Normally I would spend some time in this space talking about what kind of deal Draymond Green might get.  In this scenario, it's going to take a max contract for Golden State to not match.  If Draymond Green is playing in Detroit next season, it will be on a four year deal worth over $60M.

Give or take a little bit, the Pistons are going to have about $25M to play with this offseason.  A deal that sees Draymond Green receive $16M per season would leave Detroit with $9M to fill their other holes (SF, backup C, general depth), barring any trades.  If the Pistons are going to invest in Draymond Green, they need to have a starting-caliber SF ready.  Green is good, but he isn't going to vault the Pistons into the playoffs on his own.  If you're going to spend on Green, you have to make other improvements too.  Here's what a successful offseason built around signing Draymond Green might look like:

  • PF Draymond Green: 4 years, $64M
  • SF Gerald Green: 2 years, $11M
  • C Alexis Ajinca: 3 years, $5M
  • C Greg Stiemsma: 2 years, $2.1M
Assuming the Pistons decide to draft their other need at SF, and fill out the roster with a PF in the 2nd round, they may be left with a depth chart that looks like this (it's assumed Stanley Johnson or Mario Hezonja is the pick at 8 and Richaun Holmes is the pick at 38):

Reggie Jackson
Brandon Jennings
Spencer Dinwiddie
Kentavious Caldwell-Pope
Jodie Meeks
Cartier Martin
Gerald Green
Quincy Miller
Draymond Green
Anthony Tolliver
Richaun Holmes
Andre Drummond
Alexis Ajinca
Greg Stiemsma

I'm not wild about that group, mostly because Gerald Green is spotty at SF, but there is more flexibility than what's portrayed in this simple offseason simulation.  The Pistons could free up some cap space by moving Jennings in a trade, or by choosing not to bring back Anthony Tolliver, who is on a non-guaranteed deal.  With that being said, I don't like what this lineup looks like in Draymond's first year.  It would certainly be a placeholder year until the cap skyrockets and the team has more options to improve the quality of the roster through and through.  This isn't meant to capture the best-case scenario built around signing Draymond Green, but to show what your general options are if that move is made.  Would there be enough cap space left to sign a quality SF if Draymond Green is brought on board on a max deal?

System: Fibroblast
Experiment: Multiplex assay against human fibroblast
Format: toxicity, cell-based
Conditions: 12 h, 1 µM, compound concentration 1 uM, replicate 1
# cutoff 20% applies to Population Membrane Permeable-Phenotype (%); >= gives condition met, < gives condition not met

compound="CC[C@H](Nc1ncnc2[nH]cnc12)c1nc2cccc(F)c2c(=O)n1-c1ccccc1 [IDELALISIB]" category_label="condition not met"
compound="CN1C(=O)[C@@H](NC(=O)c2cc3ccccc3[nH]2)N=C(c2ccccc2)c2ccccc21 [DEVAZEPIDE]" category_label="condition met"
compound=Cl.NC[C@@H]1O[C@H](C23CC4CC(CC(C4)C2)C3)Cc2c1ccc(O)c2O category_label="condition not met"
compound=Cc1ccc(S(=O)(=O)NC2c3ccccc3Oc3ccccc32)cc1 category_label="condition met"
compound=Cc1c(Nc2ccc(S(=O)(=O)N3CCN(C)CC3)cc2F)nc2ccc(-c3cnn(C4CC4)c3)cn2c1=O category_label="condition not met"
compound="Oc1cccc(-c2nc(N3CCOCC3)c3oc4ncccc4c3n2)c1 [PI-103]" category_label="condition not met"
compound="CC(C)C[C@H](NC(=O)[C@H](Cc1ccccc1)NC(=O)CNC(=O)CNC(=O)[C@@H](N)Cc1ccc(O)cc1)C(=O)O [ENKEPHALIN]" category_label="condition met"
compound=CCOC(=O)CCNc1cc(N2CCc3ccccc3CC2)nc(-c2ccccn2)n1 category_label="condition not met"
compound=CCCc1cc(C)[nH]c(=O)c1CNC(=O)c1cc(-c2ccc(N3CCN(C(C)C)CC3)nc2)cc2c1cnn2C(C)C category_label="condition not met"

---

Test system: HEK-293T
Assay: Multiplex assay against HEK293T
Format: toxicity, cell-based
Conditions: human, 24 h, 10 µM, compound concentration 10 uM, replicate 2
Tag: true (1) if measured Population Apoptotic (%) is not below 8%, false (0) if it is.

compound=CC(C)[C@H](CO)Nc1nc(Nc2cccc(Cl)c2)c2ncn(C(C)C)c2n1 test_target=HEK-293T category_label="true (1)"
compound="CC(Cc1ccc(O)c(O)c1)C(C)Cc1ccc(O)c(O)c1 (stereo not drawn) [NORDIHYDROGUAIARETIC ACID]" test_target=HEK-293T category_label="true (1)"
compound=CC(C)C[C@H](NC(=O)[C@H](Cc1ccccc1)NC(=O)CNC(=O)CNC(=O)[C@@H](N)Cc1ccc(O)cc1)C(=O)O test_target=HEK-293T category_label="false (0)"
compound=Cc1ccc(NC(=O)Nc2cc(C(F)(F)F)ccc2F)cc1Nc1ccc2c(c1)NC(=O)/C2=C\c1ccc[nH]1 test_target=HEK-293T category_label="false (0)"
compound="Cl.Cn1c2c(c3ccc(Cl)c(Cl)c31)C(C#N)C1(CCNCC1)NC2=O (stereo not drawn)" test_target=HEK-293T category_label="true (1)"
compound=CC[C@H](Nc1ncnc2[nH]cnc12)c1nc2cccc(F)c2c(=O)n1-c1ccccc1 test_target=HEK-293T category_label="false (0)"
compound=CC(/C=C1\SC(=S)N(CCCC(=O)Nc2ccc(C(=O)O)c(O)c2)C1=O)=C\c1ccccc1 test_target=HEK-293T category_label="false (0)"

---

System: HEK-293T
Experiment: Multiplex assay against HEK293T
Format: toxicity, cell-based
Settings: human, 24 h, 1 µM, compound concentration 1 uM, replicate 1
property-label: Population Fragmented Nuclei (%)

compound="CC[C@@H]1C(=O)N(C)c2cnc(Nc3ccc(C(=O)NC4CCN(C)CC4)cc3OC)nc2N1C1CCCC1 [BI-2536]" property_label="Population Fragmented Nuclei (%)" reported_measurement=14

I've been pretty adamant that I don't want Draymond Green on a max contract.  His value on the defensive end of the floor is impressive, but he may be a complete non-factor offensively outside of the comfortable confines of the Golden State Warriors offense.  If Steph Curry and Klay Thompson aren't there to keep the defense honest, can Draymond Green do enough offensively to justify a max contract?  I don't think giving Green a huge contract would be the worst thing in the world, but there are smarter moves to be made for a franchise that hasn't seen the playoffs in over half a decade.  It may just be best for both parties if Green stays in Golden State, where his offense can hide and his defense can truly shine.